Then a reader sent us this link to a health-warning proposal back in 2007.


Bristol Traffic said...

In france you are now required to have a hi-viz vest in your car. If you were actually required to wear it while driving, it would ruin all attempts to look cool in a car.

Carlton said...

Love it, Mikael!

A great idea, albeit one that could never happen. Could it?

In the UK we could never even bring in the EU Fifth Motoring directive.

Mikael said...

could it happen?
common sense has never been easy to implement.

the car industry is powerful and they would certainly fight it.

but all it ever takes is one visionary politician to push things through.

Zweiradler said...

Great idea!

anna said...

Great, I absolutely love it. Actually people here in Austria once had a similar idea -- they printed such warnings on A4 and sticked them under peoples' windshields.

Mikael said...

so, anna, what you're saying is that Austrians are stealing my fabulous ideas even BEFORE I invent them?! Shocking. :-)

portlandize.com said...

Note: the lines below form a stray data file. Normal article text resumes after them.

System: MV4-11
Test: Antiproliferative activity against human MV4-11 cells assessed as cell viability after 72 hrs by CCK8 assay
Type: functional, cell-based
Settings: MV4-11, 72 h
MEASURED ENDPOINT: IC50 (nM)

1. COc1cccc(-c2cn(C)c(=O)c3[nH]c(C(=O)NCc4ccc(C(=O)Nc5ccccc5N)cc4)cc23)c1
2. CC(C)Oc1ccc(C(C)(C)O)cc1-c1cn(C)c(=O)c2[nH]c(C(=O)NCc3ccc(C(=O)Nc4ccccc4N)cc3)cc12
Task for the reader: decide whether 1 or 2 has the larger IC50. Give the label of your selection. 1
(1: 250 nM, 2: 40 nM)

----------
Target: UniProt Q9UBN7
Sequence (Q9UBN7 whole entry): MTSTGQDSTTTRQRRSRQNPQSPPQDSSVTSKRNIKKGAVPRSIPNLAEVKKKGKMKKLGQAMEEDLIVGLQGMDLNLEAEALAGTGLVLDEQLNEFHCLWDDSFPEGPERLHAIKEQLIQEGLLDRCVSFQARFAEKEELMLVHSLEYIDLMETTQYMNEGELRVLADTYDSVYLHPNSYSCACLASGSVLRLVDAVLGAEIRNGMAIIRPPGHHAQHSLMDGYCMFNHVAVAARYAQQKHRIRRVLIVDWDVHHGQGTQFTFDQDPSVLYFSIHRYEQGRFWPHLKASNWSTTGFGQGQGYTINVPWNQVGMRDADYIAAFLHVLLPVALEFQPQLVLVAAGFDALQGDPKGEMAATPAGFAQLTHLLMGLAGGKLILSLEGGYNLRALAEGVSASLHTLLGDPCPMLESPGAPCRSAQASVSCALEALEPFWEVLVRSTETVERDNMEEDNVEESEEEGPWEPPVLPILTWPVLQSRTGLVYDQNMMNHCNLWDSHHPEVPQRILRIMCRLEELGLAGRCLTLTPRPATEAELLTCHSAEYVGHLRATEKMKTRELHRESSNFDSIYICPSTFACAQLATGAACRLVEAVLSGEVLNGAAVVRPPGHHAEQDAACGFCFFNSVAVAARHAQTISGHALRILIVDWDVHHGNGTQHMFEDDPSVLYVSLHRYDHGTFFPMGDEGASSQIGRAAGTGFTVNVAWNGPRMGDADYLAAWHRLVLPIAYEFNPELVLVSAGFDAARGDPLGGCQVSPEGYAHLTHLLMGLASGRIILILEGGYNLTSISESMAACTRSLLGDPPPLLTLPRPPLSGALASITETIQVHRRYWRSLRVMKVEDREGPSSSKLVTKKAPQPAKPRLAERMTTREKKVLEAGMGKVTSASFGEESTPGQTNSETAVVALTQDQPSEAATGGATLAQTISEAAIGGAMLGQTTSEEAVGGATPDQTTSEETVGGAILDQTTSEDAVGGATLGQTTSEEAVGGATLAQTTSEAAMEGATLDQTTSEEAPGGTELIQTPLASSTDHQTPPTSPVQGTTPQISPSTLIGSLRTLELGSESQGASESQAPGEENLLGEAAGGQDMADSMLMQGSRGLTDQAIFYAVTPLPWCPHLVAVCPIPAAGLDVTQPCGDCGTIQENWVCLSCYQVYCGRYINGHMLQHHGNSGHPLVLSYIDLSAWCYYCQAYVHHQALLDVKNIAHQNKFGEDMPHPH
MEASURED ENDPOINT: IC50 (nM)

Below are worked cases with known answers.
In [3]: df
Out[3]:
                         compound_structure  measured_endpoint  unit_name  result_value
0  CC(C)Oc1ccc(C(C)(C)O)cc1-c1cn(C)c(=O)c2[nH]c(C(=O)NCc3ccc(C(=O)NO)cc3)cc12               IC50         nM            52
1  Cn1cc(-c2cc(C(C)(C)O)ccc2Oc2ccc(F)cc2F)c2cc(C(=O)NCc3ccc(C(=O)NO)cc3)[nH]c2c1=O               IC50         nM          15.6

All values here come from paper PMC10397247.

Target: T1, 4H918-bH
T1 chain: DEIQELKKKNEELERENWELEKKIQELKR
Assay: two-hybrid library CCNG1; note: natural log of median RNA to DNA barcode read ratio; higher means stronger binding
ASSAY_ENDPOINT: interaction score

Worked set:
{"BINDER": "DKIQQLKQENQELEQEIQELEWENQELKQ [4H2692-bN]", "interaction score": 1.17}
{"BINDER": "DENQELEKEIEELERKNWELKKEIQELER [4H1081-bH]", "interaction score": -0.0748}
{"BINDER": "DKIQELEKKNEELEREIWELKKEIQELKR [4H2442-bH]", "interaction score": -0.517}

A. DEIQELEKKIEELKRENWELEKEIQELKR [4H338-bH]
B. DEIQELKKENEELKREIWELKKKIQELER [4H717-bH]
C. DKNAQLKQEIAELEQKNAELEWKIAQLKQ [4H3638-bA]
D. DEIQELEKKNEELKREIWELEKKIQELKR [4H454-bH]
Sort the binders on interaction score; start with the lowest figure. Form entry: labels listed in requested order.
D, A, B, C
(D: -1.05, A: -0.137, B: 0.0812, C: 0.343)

In the U.S., for the first time, diseases related to obesity and sedentary lifestyles have caused more deaths than smoking-related diseases. Granted, there is some overlap, and obviously other non-car-related causes, however, it's becoming increasingly obvious that the U.S. in general needs to wake up and start moving around on their own power.

I remember one particular smoking ad that I used to see a few years back, with a drooping cigarette, and the headline "Smoking causes impotence." :)

We could definitely make some good adverts about the detriments of excessive car usage. Here especially though, I have a feeling it's going to be a long time before the posting of such ads is anything but an underground effort.

Nate Briggs said...

Hey Mikael:

Demotorization could be helped very much by new policies on the part of those automotive enablers: the Mainstream Media.

Here's a little statistic from Tom Vanderbilt's blog HOW WE DRIVE:

"The world’s death toll from swine flu? 87 (according to the CDC) The number of global road fatalities, using WHO’s annual figure of 1.2 million, since the swine flu outbreak was first detected (using a very rough benchmark of a month ago)? 98,630."

Imagine a national newscast that summed up the week by mentioning: "And this week, the number of automobile-related deaths worldwide - men, women, and children - totalled 5,887...."